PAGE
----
Preserving the infection control chain

Dec. 1, 2011
Infection control is a critical component of any dental practice, but there are many points where the chain of infection protection can be broken.

by Ann-Marie C. DePalma, RDH, MEd, FADIA, FAADH
[email protected]

Infection control is a critical component of any dental practice, but there are many points where the chain of infection protection can be broken. Niki Henson has created a program titled, “Are You Glow Free: A New Look at Infection Control.” The program allows participants to evaluate the effectiveness of their protocols for infection control. Insights are offered on common mistakes that leave the dental professional vulnerable to infection control hazards, including proper hand washing, operatory disinfection, and instrument sterilization.

The objectives of Niki’s program include:

  • Identify infection control breakdowns within a practice
  • Apply the use of universal precautions
  • Identify common errors in infection control protocols and apply methods of corrective action
  • Describe proper hand washing and operatory disinfection

Niki believes that infection control is the largest area of concern within dental practices and where most problems occur. Every team member must be on the “same page” when it comes to infection control practices. For example, one team member may think the handle of the sterilizer is clean and another staff member may think it is dirty, thus creating a breakdown. There are many overlooked details in the infection control chain, and Niki has developed an application tool that addresses these issues.

Niki also presents a program on inventory control, “INventory: Controlling Assets and Efficiencies,” that discusses the financial status of the practice as it relates to the amount of inventory purchased and used. What comes in to a practice is not only important, but it is the pulse of the dental practice and can result in inefficiencies in the daily production and schedule.

Additionally, Niki has developed a program that is near and dear to her heart, “Dental Etiquette for the Special Needs Patient.” This program has grown from her family’s experience with her sons’ special needs. It introduces dental professionals to an insider’s perspective of the “people first” language, techniques used to improve access to care, when to refer or treat, and other tips to allow dental professionals the ability to serve patients with special needs comfortably.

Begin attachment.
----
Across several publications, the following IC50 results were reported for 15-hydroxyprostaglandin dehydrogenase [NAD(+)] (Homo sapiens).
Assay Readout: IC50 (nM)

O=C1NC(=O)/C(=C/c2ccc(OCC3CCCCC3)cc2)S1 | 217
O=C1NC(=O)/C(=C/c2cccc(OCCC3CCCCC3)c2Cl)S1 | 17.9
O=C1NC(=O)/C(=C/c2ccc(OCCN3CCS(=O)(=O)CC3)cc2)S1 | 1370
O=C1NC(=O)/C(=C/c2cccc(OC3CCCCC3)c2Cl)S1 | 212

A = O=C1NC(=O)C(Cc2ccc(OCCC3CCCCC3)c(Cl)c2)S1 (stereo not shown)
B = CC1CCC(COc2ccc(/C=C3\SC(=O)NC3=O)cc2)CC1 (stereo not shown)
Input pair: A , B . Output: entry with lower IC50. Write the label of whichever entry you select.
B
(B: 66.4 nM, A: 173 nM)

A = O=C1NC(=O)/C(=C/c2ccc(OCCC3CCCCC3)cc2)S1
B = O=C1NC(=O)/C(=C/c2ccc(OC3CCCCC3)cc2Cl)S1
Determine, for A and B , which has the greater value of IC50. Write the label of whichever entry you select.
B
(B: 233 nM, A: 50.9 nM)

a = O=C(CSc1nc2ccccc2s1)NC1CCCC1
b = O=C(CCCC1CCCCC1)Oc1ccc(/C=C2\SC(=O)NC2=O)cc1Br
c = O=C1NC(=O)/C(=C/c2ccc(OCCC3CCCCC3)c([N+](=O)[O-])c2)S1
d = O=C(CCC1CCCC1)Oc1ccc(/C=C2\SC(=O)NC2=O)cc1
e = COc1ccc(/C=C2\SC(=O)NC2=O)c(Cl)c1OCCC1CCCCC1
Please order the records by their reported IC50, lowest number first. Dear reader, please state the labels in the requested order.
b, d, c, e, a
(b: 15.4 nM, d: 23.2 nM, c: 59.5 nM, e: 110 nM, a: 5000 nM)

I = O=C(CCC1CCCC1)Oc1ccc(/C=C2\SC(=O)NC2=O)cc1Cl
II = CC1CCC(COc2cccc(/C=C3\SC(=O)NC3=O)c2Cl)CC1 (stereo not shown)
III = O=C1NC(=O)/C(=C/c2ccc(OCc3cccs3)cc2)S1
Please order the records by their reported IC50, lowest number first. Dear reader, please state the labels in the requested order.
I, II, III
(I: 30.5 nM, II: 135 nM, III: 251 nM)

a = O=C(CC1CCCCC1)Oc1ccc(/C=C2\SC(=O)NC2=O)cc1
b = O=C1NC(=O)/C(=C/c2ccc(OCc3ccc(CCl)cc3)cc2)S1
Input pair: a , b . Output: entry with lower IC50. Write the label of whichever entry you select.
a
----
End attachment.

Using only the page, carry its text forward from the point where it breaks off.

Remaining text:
Niki presents the infection control program in PowerPoint with lecture, discussion, and hands-on portions. Her PowerPoints include photographs and charts that enhance learning as well as provide emotional and clinical responses to the materials. All of her programs include hands-on segments, and she loves to be actively involved with her audiences.

Although she is not a hygienist, she has been a chairside assistant and clinical assisting instructor with a number of years of continuing education presentations, both nationally and internationally to entire dental teams. She desires for all teams to continue to increase their knowledge and skills to improve in quality, empathy, and standards in all areas of dentistry. Dental education is one of the passions in her life.

Beyond dentistry, Niki is passionate about her family, her husband, Alex, and two sons, Dustyn and Caleb. She is a devoted Christian and seeks to live her life for Christ. Dustyn is a special needs teenager, who needs a wheelchair to ambulate and struggles with his education. Caleb, after having eight surgeries on his ears, is partially deaf. Niki has been a special needs advocate for years and yearns to remove all special needs barriers by creating a better path for parents and children that may follow in her family’s footsteps. She spends significant amounts of her days on creating that path.

Niki believes that her programs help dental professionals increase their skill sets as a team in order to better serve all patients. By acting and reacting in a positive team manner — whether that be in the course of maintaining infection control protocols, assessing inventory levels, or providing care to the special needs populations — all objectives provide a win-win for the patient, team member, and practice.

For more information about Niki’s programs, contact her at [email protected].

Author’s note: Wishing all a happy holiday season and a healthy 2012! Thank you for being loyal followers of RDH magazine!

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Ann-Marie C. DePalma, RDH, MEd, FADIA, FAADH, is a Fellow of the American Academy of Dental Hygiene and the Association of Dental Implant Auxiliaries, as well as a continuous member of ADHA. Ann-Marie is currently a business/clinical coach for Jameson Management, Inc., a comprehensive coaching firm and also presents continuing education programs for dental team members on a variety of topics. She is collaborating with several authors on various books for dental hygiene and can be reached at [email protected] or [email protected].

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This month’s course is “Esthetic Anterior Composite Restorations.” RDH readers will receive a 47% discount through the end of December 2012.